Civil War Times


Visiting Gettysburg National Military Park should be unsettling. The site exists, after all, because of a breathtaking failure of the nation’s electoral system in 1860. Powerful members of Southern society thought Republican victory menaced the long-term viability of slavery and refused to accept the verdict of the ballot box. They dismembered the republic and opened the way for a war whose memory grappled with massive human loss, emancipation’s vast political and social consequences, and anger that lingered for years. As the nation continues to struggle with that memory, a sound understanding of the war and its legacies demands a level of discomfort. The presence of Confederate monuments at Gettysburg will upset some visitors, but that is a price worth paying to protect a valuable and instructive memorial landscape.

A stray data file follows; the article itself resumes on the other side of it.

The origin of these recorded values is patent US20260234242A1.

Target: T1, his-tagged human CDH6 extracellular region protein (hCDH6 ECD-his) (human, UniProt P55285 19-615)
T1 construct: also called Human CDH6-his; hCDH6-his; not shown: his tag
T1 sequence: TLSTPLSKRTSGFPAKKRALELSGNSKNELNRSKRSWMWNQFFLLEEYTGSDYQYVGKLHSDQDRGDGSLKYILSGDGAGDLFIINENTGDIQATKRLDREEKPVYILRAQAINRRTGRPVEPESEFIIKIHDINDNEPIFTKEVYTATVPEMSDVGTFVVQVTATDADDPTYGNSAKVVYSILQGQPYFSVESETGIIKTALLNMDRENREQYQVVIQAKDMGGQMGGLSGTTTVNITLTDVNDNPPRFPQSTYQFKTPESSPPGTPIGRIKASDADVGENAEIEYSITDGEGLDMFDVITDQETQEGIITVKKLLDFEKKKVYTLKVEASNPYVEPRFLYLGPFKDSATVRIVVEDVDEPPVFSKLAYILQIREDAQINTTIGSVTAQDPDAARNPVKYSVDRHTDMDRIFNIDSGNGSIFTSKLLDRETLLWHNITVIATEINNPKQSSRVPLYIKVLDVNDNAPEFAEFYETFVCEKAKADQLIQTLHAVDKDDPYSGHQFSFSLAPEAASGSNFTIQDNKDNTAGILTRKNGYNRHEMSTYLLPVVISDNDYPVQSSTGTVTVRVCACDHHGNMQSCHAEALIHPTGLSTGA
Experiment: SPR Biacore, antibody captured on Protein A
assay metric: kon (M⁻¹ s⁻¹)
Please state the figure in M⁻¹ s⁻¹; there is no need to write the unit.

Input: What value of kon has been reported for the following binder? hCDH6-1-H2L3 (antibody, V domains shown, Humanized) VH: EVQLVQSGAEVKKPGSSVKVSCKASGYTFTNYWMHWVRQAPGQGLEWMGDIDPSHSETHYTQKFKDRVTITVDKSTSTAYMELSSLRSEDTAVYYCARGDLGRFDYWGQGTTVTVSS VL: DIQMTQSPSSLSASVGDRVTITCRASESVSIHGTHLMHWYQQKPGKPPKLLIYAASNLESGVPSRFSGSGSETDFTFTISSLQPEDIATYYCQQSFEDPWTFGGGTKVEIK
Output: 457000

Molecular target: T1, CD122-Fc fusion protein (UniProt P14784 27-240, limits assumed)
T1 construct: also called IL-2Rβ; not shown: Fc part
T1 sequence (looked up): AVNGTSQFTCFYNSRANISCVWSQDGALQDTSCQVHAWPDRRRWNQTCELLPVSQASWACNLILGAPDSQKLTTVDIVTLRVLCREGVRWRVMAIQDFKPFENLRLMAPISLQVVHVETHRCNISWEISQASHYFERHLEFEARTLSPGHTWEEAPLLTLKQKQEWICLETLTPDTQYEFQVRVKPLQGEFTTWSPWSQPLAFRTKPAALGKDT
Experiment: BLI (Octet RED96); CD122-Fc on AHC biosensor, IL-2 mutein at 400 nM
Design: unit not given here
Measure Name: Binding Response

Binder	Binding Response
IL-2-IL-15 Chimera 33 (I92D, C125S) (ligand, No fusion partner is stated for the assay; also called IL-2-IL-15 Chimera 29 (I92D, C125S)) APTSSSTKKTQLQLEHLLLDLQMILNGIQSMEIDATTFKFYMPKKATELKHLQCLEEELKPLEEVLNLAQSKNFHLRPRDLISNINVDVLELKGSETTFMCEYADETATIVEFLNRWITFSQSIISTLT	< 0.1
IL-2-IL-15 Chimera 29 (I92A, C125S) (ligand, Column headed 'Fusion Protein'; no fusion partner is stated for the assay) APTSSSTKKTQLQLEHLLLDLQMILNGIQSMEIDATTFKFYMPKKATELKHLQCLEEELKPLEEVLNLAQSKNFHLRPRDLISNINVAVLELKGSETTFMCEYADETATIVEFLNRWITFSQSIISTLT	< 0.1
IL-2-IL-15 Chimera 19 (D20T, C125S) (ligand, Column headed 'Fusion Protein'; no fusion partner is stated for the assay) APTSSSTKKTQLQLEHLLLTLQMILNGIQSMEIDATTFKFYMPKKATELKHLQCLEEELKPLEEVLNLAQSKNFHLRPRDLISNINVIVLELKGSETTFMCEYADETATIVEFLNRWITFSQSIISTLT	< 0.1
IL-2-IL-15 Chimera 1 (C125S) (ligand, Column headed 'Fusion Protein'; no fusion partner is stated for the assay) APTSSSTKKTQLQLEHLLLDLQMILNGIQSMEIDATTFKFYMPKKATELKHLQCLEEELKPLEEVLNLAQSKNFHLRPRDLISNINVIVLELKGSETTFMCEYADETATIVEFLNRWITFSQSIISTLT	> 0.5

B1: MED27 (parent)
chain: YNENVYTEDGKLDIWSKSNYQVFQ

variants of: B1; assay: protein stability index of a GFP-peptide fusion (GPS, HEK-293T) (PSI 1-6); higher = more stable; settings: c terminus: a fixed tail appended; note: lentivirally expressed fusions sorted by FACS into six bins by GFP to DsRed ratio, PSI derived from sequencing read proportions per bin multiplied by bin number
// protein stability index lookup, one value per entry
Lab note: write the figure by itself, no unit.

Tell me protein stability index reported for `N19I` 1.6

The need to accept discomfort merits attention because heated debates regarding the Civil War’s memorial landscape have included calls to remove Confederate monuments at Gettysburg. These debates on social media, in the U.S. House of Representatives, and elsewhere raise the question of how best to handle the conflict’s deeply, and sometimes violently, contested memory. No other era

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